June 2013
Volume 54, Issue 15
Free
ARVO Annual Meeting Abstract  |   June 2013
The contribution of T cells to retinopathy of prematurity in mice
Author Affiliations & Notes
  • Dean Talia
    Monash University, Melbourne, VIC, Australia
  • Tong Zhu
    Monash University, Melbourne, VIC, Australia
  • Alex Agrotis
    Monash University, Melbourne, VIC, Australia
  • Robyn Slattery
    Monash University, Melbourne, VIC, Australia
  • Melanie Le Page
    Monash University, Melbourne, VIC, Australia
  • Fabienne Mackay-Fisson
    Monash University, Melbourne, VIC, Australia
  • Jennifer Wilkinson-Berka
    Monash University, Melbourne, VIC, Australia
  • Footnotes
    Commercial Relationships Dean Talia, None; Tong Zhu, None; Alex Agrotis, None; Robyn Slattery, None; Melanie Le Page, None; Fabienne Mackay-Fisson, None; Jennifer Wilkinson-Berka, National Health and Medical Research Council of Australia (F), JDRF (F)
  • Footnotes
    Support None
Investigative Ophthalmology & Visual Science June 2013, Vol.54, 2027. doi:
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      Dean Talia, Tong Zhu, Alex Agrotis, Robyn Slattery, Melanie Le Page, Fabienne Mackay-Fisson, Jennifer Wilkinson-Berka; The contribution of T cells to retinopathy of prematurity in mice. Invest. Ophthalmol. Vis. Sci. 2013;54(15):2027.

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      © ARVO (1962-2015); The Authors (2016-present)

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Abstract

Purpose: Inflammation is known to contribute to the vascular pathology which develops in retinopathy of prematurity (ROP). Previous studies have indicated a causative role for the adaptive immune system in ROP; however the mechanisms by which this occurs are unknown. We evaluated the contribution of T and B cells to experimental ROP using mice deficient in these cell populations.

Methods: RAG-1-/- mice (T and B cell deficient) and MuMT-/- mice (T cell sufficient, B cell deficient) were studied and comparisons made to C57BL/6 mice. ROP was induced by exposure to 75% oxygen from postnatal day (P) 7 to P12 and room air until P13 (acute ROP) or P18 (established ROP). Control mice were in room air from birth until P13 or P18. Neovascularization and the area of the central avascular retina were quantitated in retinal wholemounts using ImageJ (NIH, USA). Flow cytometry was used to determine the number and percentage of T cells, B cells and dendritic cells in the spleen and pooled lymph nodes. The distribution and number of CD3+ T cells were evaluated in retinal wholemounts using immunofluorescence.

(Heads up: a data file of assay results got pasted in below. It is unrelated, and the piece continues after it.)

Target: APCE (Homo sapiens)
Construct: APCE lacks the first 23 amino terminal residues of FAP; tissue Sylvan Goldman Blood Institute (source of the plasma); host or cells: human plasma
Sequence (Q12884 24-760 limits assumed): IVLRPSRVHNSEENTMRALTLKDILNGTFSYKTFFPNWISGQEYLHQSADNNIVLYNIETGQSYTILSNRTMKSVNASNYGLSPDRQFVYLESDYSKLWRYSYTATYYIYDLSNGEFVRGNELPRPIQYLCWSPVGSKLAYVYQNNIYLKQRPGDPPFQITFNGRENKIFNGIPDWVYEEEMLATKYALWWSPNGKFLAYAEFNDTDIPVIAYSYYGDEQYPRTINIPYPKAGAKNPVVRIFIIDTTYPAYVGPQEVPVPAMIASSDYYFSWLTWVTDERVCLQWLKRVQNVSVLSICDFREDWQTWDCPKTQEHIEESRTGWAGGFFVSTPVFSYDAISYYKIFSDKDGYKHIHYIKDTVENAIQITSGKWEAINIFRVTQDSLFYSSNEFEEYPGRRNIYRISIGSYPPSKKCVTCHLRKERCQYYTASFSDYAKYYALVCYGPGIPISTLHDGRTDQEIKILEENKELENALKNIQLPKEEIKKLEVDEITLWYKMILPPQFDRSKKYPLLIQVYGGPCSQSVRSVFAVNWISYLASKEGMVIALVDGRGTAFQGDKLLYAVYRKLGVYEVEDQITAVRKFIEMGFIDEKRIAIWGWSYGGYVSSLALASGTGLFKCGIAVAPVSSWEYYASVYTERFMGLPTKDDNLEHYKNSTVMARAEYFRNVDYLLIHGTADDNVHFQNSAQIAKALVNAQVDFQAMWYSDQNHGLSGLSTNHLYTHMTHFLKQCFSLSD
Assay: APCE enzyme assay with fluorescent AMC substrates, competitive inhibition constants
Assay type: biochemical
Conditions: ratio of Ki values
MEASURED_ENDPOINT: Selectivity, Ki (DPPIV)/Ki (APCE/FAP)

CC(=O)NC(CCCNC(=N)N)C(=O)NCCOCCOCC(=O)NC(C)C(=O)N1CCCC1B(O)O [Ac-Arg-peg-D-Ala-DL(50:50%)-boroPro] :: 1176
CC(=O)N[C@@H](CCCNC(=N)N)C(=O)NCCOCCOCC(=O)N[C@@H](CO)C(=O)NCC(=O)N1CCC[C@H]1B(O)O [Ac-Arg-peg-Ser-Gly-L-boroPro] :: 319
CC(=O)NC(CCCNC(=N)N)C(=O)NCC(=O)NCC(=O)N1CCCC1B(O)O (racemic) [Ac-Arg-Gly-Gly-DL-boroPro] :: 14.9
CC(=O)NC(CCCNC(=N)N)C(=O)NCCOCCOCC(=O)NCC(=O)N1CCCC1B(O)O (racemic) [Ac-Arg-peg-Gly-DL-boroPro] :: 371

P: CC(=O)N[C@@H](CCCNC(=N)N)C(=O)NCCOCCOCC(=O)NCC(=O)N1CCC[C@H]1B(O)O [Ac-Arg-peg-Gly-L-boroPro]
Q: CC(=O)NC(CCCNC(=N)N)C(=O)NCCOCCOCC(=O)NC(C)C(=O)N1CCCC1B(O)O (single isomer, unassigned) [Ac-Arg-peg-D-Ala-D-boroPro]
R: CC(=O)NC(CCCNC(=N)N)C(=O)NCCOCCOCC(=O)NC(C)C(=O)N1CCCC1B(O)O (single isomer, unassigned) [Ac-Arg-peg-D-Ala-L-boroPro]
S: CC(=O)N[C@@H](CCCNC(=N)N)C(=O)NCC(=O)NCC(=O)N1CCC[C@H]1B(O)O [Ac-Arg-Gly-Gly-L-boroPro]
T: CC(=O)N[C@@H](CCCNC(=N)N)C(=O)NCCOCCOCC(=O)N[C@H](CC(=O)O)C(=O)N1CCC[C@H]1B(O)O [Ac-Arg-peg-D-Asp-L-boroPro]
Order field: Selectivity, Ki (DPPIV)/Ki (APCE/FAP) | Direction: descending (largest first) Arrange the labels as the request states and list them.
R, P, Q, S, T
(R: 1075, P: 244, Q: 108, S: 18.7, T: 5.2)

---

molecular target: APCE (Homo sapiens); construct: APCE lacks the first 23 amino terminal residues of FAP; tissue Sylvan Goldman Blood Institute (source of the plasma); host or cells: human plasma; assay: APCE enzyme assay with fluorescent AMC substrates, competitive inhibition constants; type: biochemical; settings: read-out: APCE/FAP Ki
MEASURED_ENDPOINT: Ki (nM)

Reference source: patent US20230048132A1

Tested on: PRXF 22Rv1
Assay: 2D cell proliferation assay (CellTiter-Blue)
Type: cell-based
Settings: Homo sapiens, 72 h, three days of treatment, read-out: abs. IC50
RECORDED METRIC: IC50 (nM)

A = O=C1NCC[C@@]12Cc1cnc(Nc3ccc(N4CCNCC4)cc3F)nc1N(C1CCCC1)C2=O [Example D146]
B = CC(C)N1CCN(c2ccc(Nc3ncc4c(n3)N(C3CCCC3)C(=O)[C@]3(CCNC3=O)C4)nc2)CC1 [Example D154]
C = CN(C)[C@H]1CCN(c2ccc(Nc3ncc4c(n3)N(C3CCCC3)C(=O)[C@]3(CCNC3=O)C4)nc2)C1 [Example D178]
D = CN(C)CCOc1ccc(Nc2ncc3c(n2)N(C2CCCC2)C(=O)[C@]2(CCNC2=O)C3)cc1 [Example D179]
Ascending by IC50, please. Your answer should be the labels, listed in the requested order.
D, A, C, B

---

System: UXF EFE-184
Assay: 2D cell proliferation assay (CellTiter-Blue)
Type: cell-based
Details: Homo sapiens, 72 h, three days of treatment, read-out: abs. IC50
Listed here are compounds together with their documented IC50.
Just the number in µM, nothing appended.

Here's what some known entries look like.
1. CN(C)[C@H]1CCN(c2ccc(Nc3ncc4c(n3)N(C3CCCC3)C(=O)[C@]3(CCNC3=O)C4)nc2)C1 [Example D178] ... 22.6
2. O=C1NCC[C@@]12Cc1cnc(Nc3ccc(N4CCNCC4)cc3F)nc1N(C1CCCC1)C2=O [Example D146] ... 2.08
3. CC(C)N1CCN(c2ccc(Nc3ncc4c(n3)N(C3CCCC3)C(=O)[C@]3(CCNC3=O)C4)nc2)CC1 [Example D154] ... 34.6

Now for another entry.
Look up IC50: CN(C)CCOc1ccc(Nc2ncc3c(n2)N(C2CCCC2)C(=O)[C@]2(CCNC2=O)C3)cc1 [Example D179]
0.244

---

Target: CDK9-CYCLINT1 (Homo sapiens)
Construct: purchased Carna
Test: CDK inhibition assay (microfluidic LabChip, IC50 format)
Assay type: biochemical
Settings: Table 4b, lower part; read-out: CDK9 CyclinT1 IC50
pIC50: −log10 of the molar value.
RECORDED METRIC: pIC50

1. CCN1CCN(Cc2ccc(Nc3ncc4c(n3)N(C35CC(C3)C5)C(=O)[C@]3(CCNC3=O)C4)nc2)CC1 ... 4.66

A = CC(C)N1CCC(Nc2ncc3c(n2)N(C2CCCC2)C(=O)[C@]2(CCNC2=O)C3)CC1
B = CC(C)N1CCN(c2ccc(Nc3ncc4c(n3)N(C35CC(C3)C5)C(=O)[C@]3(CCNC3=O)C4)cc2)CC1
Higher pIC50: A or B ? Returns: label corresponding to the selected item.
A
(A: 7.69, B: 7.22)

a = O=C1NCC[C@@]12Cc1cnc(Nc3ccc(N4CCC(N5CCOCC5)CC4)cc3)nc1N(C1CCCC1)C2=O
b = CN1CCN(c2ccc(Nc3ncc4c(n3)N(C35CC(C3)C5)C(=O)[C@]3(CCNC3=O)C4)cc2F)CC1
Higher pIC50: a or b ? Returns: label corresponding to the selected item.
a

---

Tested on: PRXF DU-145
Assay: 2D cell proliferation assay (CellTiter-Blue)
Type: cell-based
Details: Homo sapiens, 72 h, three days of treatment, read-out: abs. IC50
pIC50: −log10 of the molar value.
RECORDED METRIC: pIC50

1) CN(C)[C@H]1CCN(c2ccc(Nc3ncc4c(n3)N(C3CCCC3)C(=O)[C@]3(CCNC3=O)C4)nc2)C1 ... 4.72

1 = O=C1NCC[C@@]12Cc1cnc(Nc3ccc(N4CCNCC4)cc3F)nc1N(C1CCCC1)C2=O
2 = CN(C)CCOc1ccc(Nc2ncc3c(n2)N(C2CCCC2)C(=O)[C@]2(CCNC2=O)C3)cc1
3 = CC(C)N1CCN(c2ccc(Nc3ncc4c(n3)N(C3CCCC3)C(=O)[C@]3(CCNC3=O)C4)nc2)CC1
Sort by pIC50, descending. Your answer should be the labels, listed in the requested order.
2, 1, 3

Results: Retinal neovascularizaion was reduced in RAG-1-/- ROP mice, but not in MuMT-/- ROP mice compared to C57BL/6 ROP controls, suggesting a predominant role for T cells in ROP. FACS analysis revealed an approximately 3.6-fold increase in CD4+CD25+Foxp3+ Tregs in the spleens of C57BL/6 ROP mice at P13 compared to room air controls (p>0001). By P18 the number of CD4+CD25+Foxp3+ Tregs in spleen and lymph nodes had declined, whilst the number of CD8+ T cells increased approximately 6.5-fold compared to room air controls (P>0.0001). Immunolabelling for CD3+ T cells was increased in C57BL/6 ROP retina at P18 compared to room air controls and was located adjacent to the vasculature.

Conclusions: Particular populations of T cells may contribute to the development of ROP, suggesting the potential role of immune-based therapies for treatment of the disorder.

Keywords: 706 retinopathy of prematurity • 557 inflammation • 700 retinal neovascularization  
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